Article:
My husband and I recently bought a new chandelier to replace the old one that suspended over our table. We went to our local home improvement stores and browsed the light fixtures, landing on three we liked well enough to buy. None were on sale, so we waited and checked back, and waited some more. When we checked back recently, we found one of the three had been marked down to almost 60% off. The fixture retailed for $159 (the most expensive of the three we liked) but was marked down to $69. We bought it and saved $90 off retail.
If we hadn’t kept our options open and been willing to wait, we wouldn’t have saved the $90. But since we didn’t have to have a specific fixture, and since we didn’t have to have it right away, we saved some money.
1. Keep your options open
Instead of committing to buy my favorite item (which is probably more expensive), I can save money by picking my “top three” and then waiting for a deal. I may not get my first choice, but saving money is equally gratifying (if not more gratifying) than getting exactly what I want.
Depending on the item, sometimes I still want to stay within a particular brand or type to get something longer-lasting/better-performing, even if it’s more expensive (especially true with appliances and electronics). But if the quality of several items is equal, I can often get an item at about half the price of my “first choice” if I keep my options open (and sometimes I can get my “first choice” half price if I wait).
2. Wait for a sale
Walking away and waiting for a sale is not fun at the time, but it’s even worse to buy something at full price and then see it was marked down later (some stores will honor a later discount if you show your receipt soon enough). It takes patience to watch and wait for a sale, but if I’m already keeping my options open, I shouldn’t have to wait too long. And if the item is available online, I can definitely get a sale by using promo codes, grouping the item with a “percent-off total purchase” deal, or waiting for a seasonal/holiday sale.
Using these two principles can save a lot of money, and saving money is always fun!
What are some great deals you’ve found? How did you get the deal? Let me know in the comments.
I love reading, and one topic I enjoy is natural skin-care. Ever since reading Barbara Close’s book Pure Skin many years ago, I’ve made it a priority to find and use products that will be natural and effective when applied to my skin.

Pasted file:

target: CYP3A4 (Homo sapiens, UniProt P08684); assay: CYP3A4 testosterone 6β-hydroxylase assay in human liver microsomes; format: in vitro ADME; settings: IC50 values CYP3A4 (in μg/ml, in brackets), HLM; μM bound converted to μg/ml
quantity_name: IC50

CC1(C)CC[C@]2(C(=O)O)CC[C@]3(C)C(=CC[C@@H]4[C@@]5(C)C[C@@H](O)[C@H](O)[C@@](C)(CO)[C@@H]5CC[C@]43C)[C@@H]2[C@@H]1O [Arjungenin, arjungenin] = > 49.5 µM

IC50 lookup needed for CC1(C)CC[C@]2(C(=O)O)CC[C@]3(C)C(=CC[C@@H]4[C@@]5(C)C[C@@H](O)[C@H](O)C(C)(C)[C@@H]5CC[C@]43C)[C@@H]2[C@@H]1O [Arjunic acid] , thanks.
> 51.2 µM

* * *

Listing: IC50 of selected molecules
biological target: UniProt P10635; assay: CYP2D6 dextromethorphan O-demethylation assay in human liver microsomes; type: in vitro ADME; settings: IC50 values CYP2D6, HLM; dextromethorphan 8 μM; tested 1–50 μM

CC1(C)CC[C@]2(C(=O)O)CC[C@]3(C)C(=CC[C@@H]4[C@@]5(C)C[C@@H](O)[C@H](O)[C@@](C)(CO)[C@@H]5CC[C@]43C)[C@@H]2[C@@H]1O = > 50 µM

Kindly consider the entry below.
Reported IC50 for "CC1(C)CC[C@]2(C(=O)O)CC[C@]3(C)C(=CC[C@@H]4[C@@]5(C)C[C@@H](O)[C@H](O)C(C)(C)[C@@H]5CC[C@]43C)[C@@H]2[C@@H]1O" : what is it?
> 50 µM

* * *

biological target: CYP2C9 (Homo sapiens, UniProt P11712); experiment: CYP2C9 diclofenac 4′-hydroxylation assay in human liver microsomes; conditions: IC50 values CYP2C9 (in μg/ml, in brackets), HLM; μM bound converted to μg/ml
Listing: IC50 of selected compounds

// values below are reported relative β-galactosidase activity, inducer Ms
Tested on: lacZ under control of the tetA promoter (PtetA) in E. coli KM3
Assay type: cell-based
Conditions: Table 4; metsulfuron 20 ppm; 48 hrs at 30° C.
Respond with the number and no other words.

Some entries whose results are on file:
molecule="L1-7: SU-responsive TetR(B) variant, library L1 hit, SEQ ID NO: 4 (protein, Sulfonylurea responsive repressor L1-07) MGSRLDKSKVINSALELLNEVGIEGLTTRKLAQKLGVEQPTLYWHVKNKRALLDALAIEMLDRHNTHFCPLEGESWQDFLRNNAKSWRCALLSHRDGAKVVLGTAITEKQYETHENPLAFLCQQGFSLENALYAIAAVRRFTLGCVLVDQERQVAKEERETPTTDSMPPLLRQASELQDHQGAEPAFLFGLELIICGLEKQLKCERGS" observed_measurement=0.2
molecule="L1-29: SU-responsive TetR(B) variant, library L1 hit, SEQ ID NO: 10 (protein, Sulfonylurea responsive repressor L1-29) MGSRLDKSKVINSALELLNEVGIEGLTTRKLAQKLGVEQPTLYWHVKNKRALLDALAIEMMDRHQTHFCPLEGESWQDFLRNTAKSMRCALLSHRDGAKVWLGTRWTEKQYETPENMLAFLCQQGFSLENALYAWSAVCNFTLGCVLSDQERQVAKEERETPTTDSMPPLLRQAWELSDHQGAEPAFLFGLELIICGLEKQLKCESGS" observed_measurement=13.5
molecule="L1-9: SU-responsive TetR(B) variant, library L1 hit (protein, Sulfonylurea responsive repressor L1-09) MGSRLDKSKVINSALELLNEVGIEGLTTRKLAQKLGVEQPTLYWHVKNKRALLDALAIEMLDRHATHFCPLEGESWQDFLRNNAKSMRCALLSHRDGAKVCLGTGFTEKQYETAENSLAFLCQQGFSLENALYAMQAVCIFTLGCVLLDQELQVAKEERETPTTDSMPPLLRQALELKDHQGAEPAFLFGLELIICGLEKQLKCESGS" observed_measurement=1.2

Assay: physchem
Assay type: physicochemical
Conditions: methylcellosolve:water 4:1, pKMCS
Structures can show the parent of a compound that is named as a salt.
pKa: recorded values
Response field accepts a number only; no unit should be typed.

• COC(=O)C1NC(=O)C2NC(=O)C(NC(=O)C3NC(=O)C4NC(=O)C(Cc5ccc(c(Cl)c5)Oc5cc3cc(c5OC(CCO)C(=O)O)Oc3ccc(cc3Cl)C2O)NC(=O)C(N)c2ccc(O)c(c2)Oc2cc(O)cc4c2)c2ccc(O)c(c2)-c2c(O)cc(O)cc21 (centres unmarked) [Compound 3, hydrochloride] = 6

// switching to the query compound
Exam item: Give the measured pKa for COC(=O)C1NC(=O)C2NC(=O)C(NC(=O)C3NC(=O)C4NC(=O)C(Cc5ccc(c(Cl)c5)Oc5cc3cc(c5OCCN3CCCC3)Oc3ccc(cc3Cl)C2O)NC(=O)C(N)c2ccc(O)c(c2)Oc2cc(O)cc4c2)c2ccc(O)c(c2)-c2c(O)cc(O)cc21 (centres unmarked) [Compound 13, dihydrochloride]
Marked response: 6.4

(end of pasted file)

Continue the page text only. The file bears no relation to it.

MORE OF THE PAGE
Finding natural products is easier than ever, but some companies advertise products as “green” that aren’t very pure. I avoid skin-care products that contain these ingredients (list is from Pure Skin):
- Diethanolamine (DEA), Momethanolamine (MEA) & Triethanolamine (MEA)
- Artificial Colors
- Imidazolidinyl Urea & DMDM Hydantoin
- Petrochemicals (isopropyl alcohol and mineral oil)
- Paraben Preservatives
- Polyethylene Glycol (PEG)
- Propylene Glycol (PG)
- Sodium Lauryl Sulfate (SLS) and Sodium Laureth Sulfate
Some of these ingredients can be irritating to the skin, others can affect hormone function and others are potential carcinogens.
Instead of buying products with these ingredients, I look for skin and hair-care products that are primarily plant-based. I buy most of these products online to save money, and can browse ingredient lists before I decide to try something new. Vitacost offers good prices and lots of additional discounts on many natural products.
When shopping for something new, I look for products that fit the above criteria and have good reviews (four stars or more). Sometimes “green” products might be pure but aren’t very effective, leaving my skin or hair feeling gross, but I’m always happy when I find something that is both natural and effective.
Here are my three favorite skin-care products:
This cleanser costs $29 with pump (but I wait for discounts), and with once-a-day use lasts over a year. I use it in the evening to wash away makeup (I only use water to cleanse my face in the morning). It removes makeup and excess oil with a base of olive, safflower, sesame and sunflower oils. Most cleansers I’ve used dry out my skin, leading to re-active break-outs, but this product works consistently to remove makeup and cleanse my skin without over-drying.